Development and Urbanization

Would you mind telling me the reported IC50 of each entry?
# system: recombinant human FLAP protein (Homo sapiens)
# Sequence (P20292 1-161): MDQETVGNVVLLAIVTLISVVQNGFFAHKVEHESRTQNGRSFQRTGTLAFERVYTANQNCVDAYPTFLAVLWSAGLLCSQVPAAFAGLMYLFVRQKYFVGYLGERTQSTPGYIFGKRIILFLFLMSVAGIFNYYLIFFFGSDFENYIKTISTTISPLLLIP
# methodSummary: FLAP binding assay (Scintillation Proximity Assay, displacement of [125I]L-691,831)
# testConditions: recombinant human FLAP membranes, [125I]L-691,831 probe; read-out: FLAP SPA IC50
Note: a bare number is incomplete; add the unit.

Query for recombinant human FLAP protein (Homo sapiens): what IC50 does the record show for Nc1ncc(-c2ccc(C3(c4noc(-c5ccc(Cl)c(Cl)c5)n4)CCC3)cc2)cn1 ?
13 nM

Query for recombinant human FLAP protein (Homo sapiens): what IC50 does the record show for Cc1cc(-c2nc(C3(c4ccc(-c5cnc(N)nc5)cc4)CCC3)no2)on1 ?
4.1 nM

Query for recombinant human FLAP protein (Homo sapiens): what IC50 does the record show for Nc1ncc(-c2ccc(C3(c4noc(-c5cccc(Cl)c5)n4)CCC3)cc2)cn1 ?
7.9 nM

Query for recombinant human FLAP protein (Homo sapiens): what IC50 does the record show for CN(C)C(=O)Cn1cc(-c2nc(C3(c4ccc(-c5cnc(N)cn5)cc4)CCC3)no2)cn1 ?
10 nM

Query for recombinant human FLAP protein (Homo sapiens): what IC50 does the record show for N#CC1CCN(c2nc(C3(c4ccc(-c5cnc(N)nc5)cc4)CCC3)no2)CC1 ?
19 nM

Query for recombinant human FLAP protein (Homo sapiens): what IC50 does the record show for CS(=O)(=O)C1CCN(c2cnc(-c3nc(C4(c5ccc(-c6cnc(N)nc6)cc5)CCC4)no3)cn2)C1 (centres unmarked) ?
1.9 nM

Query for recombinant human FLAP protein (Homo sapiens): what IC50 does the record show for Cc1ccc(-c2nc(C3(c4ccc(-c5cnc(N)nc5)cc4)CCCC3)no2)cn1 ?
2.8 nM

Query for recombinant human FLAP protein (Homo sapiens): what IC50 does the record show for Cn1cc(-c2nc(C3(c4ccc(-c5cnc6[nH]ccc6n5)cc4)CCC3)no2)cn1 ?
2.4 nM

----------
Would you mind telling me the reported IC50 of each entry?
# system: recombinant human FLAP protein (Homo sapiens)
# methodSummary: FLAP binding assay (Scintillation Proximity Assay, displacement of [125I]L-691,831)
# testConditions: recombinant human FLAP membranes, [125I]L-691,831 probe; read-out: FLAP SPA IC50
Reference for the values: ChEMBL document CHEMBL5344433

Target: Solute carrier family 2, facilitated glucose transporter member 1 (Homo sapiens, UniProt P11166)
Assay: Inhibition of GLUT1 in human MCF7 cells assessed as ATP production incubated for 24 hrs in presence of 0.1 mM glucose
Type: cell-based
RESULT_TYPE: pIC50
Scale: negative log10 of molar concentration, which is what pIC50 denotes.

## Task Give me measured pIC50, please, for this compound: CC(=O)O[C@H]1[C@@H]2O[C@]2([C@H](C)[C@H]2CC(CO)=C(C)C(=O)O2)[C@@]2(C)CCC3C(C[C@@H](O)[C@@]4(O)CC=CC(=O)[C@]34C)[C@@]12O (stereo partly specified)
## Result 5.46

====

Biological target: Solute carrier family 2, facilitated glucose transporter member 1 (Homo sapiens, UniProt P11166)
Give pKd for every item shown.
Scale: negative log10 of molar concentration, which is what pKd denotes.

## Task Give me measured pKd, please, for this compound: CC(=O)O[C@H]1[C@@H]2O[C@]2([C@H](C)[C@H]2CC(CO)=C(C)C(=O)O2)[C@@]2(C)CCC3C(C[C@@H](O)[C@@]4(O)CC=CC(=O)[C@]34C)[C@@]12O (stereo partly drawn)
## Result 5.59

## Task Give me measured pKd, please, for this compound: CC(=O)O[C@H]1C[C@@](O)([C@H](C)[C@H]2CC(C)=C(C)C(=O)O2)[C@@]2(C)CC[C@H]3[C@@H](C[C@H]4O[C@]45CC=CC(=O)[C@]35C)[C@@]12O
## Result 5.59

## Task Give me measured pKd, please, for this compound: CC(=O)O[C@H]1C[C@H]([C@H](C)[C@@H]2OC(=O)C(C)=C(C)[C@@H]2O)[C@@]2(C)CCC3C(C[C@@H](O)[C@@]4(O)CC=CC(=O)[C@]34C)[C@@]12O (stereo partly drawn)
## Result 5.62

Urban development, and particularly the improvement of basic services delivery, is still approached in mostly technocratic terms by multilateral donors, transnational development firms, and municipalities of the global South. Sanitation planning, for instance, remains the realm of engineers and planners despite decades of evidence that conventional, top-down, civil engineering approaches focusing on infrastructure upgrading have failed to deliver on their promise to tackle brown agenda challenges. Against this background, this paper explores sanitation planning in Mandalay, the second largest city of Myanmar. Here, the Asian Development Bank and a French transnational consulting firm have seized the opportunity created by the country’s recent political and economic opening to embark with the municipality on a multi-million dollar Urban Services Improvement Project: the MUSIP. The paper builds upon an analysis of project documentation complemented with participant observation and over one hundred semi-structured interviews with project stakeholders in Mandalay to critically explore the MUSIP. Drawing upon insights from Urban Political Ecology and critical development studies, the paper argues that the MUSIP can be interpreted as an interlocking of processes that together constituted an anti-politics machine. The paper further shows how this anti-politics machine failed to consider seriously both the political economy and the materiality of sanitation challenges in Mandalay, which in turn jeopardized the urban development process more broadly. The paper finally suggests that the MUSIP case is not unique and rather reflects how urban development is today being reshaped throughout Myanmar.